11. The Equipment Manager (aka husband) at my house is right there with you concerning the John Deere! I never thought to plant a garden to compliment his tractor! Some great ideas here! Silver and gold can work! I love yellow and gold as they are 50 mile per hour plants! That is, you can spot them when you are driving that fast!

    I suppose my yellow border is officially a 35-mph garden because of the S-curve indicated by the sign, but in reality, you’re right: It is more of a 50-mph garden. It certainly does catch the eye at any speed. Apparently some of my neighbors have started using it as a landmark when giving directions.
    -Nan

  12. I’ve nothing interesting to add here, just that your plants and combos have given me some neat ideas. I’m on the lookout for spiraea, dogwood, and elderberry this spring at the local nurseries–golds and variegates. Actually getting quite excited about having more shrubs for lots of reasons, and largely because it means less perennials to plant and more sculpture / vertical-ness. Thanks, Nan.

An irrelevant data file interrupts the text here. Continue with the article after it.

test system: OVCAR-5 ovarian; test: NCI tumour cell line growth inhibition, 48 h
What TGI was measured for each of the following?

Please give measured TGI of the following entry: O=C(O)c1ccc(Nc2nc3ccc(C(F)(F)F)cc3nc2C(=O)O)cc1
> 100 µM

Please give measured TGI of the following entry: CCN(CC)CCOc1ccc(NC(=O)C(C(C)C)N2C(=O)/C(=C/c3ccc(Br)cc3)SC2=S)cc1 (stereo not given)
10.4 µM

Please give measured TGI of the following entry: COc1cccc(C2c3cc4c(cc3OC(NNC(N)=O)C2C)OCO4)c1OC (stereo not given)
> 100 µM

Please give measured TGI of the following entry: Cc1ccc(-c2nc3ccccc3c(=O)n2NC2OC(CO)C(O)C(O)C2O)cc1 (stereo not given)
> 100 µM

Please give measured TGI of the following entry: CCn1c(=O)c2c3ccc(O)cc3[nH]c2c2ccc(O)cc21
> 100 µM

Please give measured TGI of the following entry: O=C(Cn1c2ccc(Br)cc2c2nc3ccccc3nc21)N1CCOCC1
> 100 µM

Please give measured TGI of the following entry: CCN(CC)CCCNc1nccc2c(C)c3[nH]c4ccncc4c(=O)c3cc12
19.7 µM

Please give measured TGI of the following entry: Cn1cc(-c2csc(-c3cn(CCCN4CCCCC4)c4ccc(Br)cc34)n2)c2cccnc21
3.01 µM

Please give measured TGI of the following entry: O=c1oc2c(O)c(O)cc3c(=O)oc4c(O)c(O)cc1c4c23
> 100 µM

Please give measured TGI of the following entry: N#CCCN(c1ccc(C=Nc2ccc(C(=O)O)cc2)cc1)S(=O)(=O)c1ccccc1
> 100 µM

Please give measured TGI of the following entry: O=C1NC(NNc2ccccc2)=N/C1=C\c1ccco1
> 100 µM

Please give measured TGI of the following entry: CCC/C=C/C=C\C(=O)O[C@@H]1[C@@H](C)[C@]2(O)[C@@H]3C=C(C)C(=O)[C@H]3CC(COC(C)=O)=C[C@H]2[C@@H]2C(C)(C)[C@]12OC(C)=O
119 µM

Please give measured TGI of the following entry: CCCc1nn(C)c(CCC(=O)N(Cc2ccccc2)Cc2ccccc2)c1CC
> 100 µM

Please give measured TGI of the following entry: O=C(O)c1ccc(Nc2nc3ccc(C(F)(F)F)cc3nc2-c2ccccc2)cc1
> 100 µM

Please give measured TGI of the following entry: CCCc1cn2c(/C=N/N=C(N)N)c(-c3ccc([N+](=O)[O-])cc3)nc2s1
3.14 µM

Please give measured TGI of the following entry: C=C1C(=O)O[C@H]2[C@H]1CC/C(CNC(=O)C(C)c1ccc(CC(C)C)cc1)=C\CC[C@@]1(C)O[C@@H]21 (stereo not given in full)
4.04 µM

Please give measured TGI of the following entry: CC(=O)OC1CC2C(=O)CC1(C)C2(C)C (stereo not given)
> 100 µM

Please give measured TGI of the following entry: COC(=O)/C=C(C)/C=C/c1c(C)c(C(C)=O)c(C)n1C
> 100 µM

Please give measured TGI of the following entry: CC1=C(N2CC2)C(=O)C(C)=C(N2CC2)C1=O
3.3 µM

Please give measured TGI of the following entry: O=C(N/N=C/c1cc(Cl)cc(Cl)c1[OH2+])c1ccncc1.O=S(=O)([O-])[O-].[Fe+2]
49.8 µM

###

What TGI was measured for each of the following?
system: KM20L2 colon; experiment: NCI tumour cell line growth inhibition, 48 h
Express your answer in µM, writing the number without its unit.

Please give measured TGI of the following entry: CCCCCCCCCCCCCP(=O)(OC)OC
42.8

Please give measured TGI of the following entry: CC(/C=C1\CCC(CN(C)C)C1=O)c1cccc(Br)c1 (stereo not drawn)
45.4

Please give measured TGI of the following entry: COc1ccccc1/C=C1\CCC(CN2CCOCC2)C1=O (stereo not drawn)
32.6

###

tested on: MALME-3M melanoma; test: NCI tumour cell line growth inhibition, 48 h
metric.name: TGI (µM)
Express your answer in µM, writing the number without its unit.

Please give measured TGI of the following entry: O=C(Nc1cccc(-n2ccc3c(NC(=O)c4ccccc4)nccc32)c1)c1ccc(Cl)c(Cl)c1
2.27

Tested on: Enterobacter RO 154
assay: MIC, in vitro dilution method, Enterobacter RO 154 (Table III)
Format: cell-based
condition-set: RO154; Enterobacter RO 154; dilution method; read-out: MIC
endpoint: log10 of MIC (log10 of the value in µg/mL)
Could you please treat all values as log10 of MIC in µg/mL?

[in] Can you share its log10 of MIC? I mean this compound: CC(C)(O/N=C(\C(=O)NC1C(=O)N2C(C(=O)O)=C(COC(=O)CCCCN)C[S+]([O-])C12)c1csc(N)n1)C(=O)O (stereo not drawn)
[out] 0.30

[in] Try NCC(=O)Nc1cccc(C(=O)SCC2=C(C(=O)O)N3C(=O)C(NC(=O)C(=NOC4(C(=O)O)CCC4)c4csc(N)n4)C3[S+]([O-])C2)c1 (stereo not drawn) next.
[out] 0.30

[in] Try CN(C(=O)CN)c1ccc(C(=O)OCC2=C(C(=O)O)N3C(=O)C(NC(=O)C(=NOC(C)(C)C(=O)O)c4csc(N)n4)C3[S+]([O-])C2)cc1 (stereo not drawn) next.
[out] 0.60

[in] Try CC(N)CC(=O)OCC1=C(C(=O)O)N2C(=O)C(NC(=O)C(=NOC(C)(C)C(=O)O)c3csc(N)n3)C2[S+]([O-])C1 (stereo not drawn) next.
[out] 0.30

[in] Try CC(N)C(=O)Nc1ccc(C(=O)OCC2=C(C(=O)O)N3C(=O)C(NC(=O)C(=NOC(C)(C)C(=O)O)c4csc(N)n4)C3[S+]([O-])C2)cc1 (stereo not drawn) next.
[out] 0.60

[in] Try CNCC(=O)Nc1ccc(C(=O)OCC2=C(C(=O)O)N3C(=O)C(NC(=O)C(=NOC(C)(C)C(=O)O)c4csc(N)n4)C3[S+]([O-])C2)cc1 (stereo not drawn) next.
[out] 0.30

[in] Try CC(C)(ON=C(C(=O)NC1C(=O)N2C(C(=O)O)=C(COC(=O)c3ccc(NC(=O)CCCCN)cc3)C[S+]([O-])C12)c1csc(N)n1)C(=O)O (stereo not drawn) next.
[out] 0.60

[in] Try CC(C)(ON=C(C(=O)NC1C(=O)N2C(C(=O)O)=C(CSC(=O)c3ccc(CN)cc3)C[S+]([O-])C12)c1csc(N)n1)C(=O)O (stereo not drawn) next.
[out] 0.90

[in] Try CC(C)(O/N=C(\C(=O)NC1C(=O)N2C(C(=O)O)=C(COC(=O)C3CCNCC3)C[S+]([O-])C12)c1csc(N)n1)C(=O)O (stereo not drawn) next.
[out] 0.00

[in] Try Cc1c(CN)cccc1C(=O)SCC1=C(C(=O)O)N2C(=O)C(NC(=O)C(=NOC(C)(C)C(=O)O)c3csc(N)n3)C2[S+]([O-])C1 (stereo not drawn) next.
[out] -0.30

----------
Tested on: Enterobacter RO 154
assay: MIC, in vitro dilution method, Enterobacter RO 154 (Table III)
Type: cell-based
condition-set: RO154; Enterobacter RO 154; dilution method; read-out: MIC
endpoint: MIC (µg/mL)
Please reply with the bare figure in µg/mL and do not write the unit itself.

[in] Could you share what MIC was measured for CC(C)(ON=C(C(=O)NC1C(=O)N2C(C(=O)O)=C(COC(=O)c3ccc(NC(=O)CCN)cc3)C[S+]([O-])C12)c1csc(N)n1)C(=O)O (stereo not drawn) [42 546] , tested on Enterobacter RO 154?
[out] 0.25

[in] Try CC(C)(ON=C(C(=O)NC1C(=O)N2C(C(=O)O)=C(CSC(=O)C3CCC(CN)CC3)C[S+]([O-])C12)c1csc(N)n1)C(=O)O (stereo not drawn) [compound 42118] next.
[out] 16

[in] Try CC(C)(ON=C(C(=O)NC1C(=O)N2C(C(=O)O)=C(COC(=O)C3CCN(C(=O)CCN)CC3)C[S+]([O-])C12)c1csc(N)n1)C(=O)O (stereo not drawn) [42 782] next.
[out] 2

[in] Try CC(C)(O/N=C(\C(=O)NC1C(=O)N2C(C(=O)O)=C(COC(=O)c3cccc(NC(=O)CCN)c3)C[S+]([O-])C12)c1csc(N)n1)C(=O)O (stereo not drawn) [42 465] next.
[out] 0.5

Hey, thanks for visiting, Benjamin! With the amount of space you have to fill, yes, shrubs will be your friends. And so will big annuals, in the short run.
    -Nan

  13. Posted by merry meizelis on May 21, 2008 at 1:14 pm

    I cannot find a nursery that sells axminster gold russian comfrey. Do you know of any? (Cistus nursery in Oregon doesn’t have any at this time) Thanks Merry

    Hi Merry! It appears the the Variegated Foliage Nursery currently has it. It’s listed at http://www.variegatedfoliage.com/perennials.html. You may want to give them a call and check the availability. It’s pricey but worth every penny, I think. Good luck!
    -Nan

  14. Hello Nancy,
    found your site when I was searching for some information about Symphytum “Axminster Gold”. I really love experiments with different foliages, very nice examples!
    Best wishes from germany, Birgit

    Thanks for visiting, Birgit! That ‘Axminster Gold’ really is a beautiful plant.
    -Nan